Gout S, Huot J - Cancer Microenviron (2008)

Extravasation of cancer cells is a multi-step process. The first step consists in the transient adhesion of cancer cells to the endothelium. It involves endothelial adhesion molecules such as E-selectin and P-selectin and their counter-receptors present on cancer cells. This step is associated with the rolling of the cancer cells on the endothelium (1). The second step consists in a firmer adhesion of cancer cells to endothelial cells (2). It is mediated through chemoattractants and cell adhesion molecules on the endothelium and integrins on the cancer cells. The third step is characterized by the extravasation of cancer cells through endothelial cell–cell junctions (3). EC Endothelial cells, TC tumour cell (adapted from [107])
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Related In: Results  -  Collection

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getmorefigures.php?uid=PMC2654352&req=5

Fig5: Extravasation of cancer cells is a multi-step process. The first step consists in the transient adhesion of cancer cells to the endothelium. It involves endothelial adhesion molecules such as E-selectin and P-selectin and their counter-receptors present on cancer cells. This step is associated with the rolling of the cancer cells on the endothelium (1). The second step consists in a firmer adhesion of cancer cells to endothelial cells (2). It is mediated through chemoattractants and cell adhesion molecules on the endothelium and integrins on the cancer cells. The third step is characterized by the extravasation of cancer cells through endothelial cell–cell junctions (3). EC Endothelial cells, TC tumour cell (adapted from [107])
Mentions: The tumour microenvironment encountered by the invading cancer cells is a critical component of metastasis and should be permissive for the metastatic growth of incoming tumour cells [116]. Notably, the adhesive interactions between the cancer cells and the endothelial cells of the target organs are determining components of metastasis. These interactions determine the arrest of the circulatory cells in the capillaries and initiate the cascade of events that culminate in extravasation or diapedesis of the cancer cells in the colonized organs. The extravasation of circulating tumour cells in the host organ requires successive adhesive interactions between endothelial cells and their ligands or counter-receptors present on the cancer cells [117]. Typically, the colon cancer cell/endothelial cell interactions in the liver imply first a selectin-mediated initial attachment and rolling of the circulating cancer cells on the endothelium. The rolling cancer cells then become activated by locally released chemokines present at the surface of endothelial cells. This triggers the activation of integrins from the cancer cells allowing their firmer adhesion to members of the Ig-CAM family such as ICAM and VCAM, initiating the transendothelial migration and extravasation processes [118] (Fig. 5). Interestingly, the expression of endothelial adhesion receptors may be induced by the cancer cells via a paracrine pathway. This is supported by studies showing that culture medium supernatants of cancer cells can trigger the expression of E-selectin on endothelial cells suggesting that cancer cells may release cytokines such as TNF-α, IL-β or INF-γ that will directly activate endothelial cells to express E-selectin and by extension P-selectin, ICAM-2 or VCAM [119, 120]. On the other hand, other studies show that cancer cells may initiate the expression of endothelial adhesion molecules in more indirect ways. In particular, highly metastatic human colorectal and mouse lung carcinoma cells, on their entry into the hepatic microcirculation, initiate a rapid host inflammatory response by inducing TNF-α production in resident Kupffer cells. In turn, this event triggers the expression of E-selectin and VCAM by endothelial cells and enhances the binding and extravasation of the cancer cells across sinusoidal endothelial cells [121, 122]. Moreover, the kinetics of the host inflammatory response are tumour-type specific and rely on interactions with hepatic Kupffer cells, which supports the concept that the process is local and liver-specific. In this sense, the process of E-selectin- and other endothelial adhesion receptor-mediated metastasis appears to be local. In particular, increased hepatic local metastasis of B16F1 melanoma cells is observed following the administration of exogenous IL-1α, which induces the expression of vascular adhesion receptor expression, including E-selectin, VCAM-1 and ICAM-1 enabling cell arrest in terminal portal venules [123]. Moreover, syngenic colon adenocarcinoma C-26 cells trigger an endogenous inflammatory cascade upon entry into the liver. The cascade is absent in TNFR1-deficient mice, which is associated with reduced formation of liver metastases [124]. Overall, these findings indicate that, at least in the case of the formation of colorectal metastases in the liver, the process results from a local remodeling of the hepatic microenvironment that enables adhesion and extravasation of the cancer cells. In corollary, these results further suggest that hepatic remodeling involving E-selectin-mediated adhesion is an important component of the hepatic homing of colon cancer metastases.Fig. 5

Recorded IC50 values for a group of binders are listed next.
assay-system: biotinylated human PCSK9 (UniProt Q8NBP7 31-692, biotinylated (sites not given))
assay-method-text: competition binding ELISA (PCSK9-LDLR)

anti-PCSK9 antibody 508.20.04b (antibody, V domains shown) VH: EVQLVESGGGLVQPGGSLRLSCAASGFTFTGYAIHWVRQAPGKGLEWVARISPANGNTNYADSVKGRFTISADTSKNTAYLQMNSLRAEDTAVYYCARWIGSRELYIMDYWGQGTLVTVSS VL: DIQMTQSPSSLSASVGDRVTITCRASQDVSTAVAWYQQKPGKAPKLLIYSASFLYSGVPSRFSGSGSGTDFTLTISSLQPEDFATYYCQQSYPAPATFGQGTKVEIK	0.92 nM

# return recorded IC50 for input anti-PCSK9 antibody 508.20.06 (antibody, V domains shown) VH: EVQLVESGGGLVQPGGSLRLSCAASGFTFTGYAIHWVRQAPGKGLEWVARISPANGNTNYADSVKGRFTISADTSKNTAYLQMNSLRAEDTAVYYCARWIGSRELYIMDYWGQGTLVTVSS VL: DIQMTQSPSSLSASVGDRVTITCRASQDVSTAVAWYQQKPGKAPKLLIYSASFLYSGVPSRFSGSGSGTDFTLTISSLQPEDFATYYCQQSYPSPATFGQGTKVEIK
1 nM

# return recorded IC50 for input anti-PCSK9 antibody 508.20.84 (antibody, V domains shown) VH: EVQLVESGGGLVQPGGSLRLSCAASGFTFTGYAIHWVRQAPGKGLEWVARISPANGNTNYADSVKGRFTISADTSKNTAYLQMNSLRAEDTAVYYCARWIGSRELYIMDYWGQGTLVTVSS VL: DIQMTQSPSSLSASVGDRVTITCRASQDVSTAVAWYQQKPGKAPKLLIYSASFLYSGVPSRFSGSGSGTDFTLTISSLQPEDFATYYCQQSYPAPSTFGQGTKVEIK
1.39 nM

Bottom Line: In most cases, death will result from the formation of distal secondary sites called metastases.These mutations lead to unrestrained growth of the primary neoplasm and a propensity to detach and to progress through the subsequent steps of metastatic dissemination.This process depends tightly on the surrounding microenvironment.

View Article: PubMed Central - PubMed

Affiliation: Le Centre de recherche en cancérologie de l'Université Laval, L'Hôtel-Dieu de Québec, 9 rue McMahon, Quebec, Canada.

ABSTRACT
One person on three will receive a diagnostic of cancer during his life. About one third of them will die of the disease. In most cases, death will result from the formation of distal secondary sites called metastases. Several events that lead to cancer are under genetic control. In particular, cancer initiation is tightly associated with specific mutations that affect proto-oncogenes and tumour suppressor genes. These mutations lead to unrestrained growth of the primary neoplasm and a propensity to detach and to progress through the subsequent steps of metastatic dissemination. This process depends tightly on the surrounding microenvironment. In fact, several studies support the point that tumour development relies on a continuous cross-talk between cancer cells and their cellular and extracellular microenvironments. This signaling cross-talk is mediated by transmembrane receptors expressed on cancer cells and stromal cells. The aim of this manuscript is to review how the cancer microenvironment influences the journey of a metastatic cell taking liver invasion by colorectal cancer cells as a model.

No MeSH data available.


Related in: MedlinePlus